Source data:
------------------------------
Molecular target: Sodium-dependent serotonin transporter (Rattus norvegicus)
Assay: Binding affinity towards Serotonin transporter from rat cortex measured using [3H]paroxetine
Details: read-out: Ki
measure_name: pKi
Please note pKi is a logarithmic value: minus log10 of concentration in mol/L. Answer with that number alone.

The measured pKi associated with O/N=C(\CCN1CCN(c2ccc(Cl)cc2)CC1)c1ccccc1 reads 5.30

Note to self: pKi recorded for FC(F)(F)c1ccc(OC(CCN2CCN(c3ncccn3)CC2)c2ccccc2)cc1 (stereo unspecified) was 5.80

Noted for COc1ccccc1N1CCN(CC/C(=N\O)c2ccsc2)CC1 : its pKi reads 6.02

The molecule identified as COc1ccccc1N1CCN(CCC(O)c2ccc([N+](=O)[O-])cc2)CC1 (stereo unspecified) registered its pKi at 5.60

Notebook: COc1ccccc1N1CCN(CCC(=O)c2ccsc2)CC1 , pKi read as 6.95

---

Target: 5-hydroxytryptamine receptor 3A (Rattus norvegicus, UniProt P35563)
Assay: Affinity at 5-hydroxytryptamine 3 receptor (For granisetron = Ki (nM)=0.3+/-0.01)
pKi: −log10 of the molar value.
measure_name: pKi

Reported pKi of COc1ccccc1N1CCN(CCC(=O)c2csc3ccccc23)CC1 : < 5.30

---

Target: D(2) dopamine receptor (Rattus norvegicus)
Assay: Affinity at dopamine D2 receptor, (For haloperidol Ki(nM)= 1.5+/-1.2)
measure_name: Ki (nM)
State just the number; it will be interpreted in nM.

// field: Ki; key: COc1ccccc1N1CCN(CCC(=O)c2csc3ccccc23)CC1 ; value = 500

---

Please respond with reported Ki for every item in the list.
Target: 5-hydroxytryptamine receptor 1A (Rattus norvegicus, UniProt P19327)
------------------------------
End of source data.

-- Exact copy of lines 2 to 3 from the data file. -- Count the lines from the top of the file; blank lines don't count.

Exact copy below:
Assay: Binding affinity towards Serotonin transporter from rat cortex measured using [3H]paroxetine
Details: read-out: Ki